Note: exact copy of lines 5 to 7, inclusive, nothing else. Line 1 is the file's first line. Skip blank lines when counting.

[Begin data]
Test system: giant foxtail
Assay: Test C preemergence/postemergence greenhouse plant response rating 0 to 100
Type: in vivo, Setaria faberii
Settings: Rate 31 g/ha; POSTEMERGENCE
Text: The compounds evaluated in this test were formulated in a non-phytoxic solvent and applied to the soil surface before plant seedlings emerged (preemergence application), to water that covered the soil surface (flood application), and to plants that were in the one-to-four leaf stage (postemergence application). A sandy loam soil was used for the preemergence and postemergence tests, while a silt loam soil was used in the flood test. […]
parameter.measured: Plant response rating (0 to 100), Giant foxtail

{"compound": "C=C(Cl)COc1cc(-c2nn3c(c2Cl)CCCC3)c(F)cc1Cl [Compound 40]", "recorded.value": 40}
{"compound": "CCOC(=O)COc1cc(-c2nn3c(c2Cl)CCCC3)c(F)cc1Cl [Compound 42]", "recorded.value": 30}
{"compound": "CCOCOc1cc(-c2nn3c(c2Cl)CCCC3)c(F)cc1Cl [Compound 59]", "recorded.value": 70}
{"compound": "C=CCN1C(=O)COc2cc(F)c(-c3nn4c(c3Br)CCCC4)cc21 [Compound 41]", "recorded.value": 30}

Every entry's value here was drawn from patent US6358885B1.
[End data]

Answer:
Text: The compounds evaluated in this test were formulated in a non-phytoxic solvent and applied to the soil surface before plant seedlings emerged (preemergence application), to water that covered the soil surface (flood application), and to plants that were in the one-to-four leaf stage (postemergence application). A sandy loam soil was used for the preemergence and postemergence tests, while a silt loam soil was used in the flood test. […]
parameter.measured: Plant response rating (0 to 100), Giant foxtail

{"compound": "C=C(Cl)COc1cc(-c2nn3c(c2Cl)CCCC3)c(F)cc1Cl [Compound 40]", "recorded.value": 40}